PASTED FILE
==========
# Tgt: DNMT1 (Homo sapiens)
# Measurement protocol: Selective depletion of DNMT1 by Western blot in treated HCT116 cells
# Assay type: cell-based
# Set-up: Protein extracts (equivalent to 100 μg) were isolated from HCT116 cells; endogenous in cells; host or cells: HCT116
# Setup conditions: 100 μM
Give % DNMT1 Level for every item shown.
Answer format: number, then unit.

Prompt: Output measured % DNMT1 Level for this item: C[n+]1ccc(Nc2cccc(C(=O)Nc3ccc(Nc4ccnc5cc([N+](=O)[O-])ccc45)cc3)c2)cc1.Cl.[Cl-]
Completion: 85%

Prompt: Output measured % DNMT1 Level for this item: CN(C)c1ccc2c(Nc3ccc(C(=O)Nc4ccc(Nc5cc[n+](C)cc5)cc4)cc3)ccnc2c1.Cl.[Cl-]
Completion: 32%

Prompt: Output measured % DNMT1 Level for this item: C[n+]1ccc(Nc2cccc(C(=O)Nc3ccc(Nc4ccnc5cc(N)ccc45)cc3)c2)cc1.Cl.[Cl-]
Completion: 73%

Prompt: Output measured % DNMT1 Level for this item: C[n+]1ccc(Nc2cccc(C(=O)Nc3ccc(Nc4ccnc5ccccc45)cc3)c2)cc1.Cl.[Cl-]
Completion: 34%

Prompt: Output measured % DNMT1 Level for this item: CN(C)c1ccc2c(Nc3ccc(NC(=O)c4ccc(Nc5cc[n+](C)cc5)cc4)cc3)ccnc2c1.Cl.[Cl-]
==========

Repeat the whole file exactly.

# Tgt: DNMT1 (Homo sapiens)
# Measurement protocol: Selective depletion of DNMT1 by Western blot in treated HCT116 cells
# Assay type: cell-based
# Set-up: Protein extracts (equivalent to 100 μg) were isolated from HCT116 cells; endogenous in cells; host or cells: HCT116
# Setup conditions: 100 μM
Give % DNMT1 Level for every item shown.
Answer format: number, then unit.

Prompt: Output measured % DNMT1 Level for this item: C[n+]1ccc(Nc2cccc(C(=O)Nc3ccc(Nc4ccnc5cc([N+](=O)[O-])ccc45)cc3)c2)cc1.Cl.[Cl-]
Completion: 85%

Prompt: Output measured % DNMT1 Level for this item: CN(C)c1ccc2c(Nc3ccc(C(=O)Nc4ccc(Nc5cc[n+](C)cc5)cc4)cc3)ccnc2c1.Cl.[Cl-]
Completion: 32%

Prompt: Output measured % DNMT1 Level for this item: C[n+]1ccc(Nc2cccc(C(=O)Nc3ccc(Nc4ccnc5cc(N)ccc45)cc3)c2)cc1.Cl.[Cl-]
Completion: 73%

Prompt: Output measured % DNMT1 Level for this item: C[n+]1ccc(Nc2cccc(C(=O)Nc3ccc(Nc4ccnc5ccccc45)cc3)c2)cc1.Cl.[Cl-]
Completion: 34%

Prompt: Output measured % DNMT1 Level for this item: CN(C)c1ccc2c(Nc3ccc(NC(=O)c4ccc(Nc5cc[n+](C)cc5)cc4)cc3)ccnc2c1.Cl.[Cl-]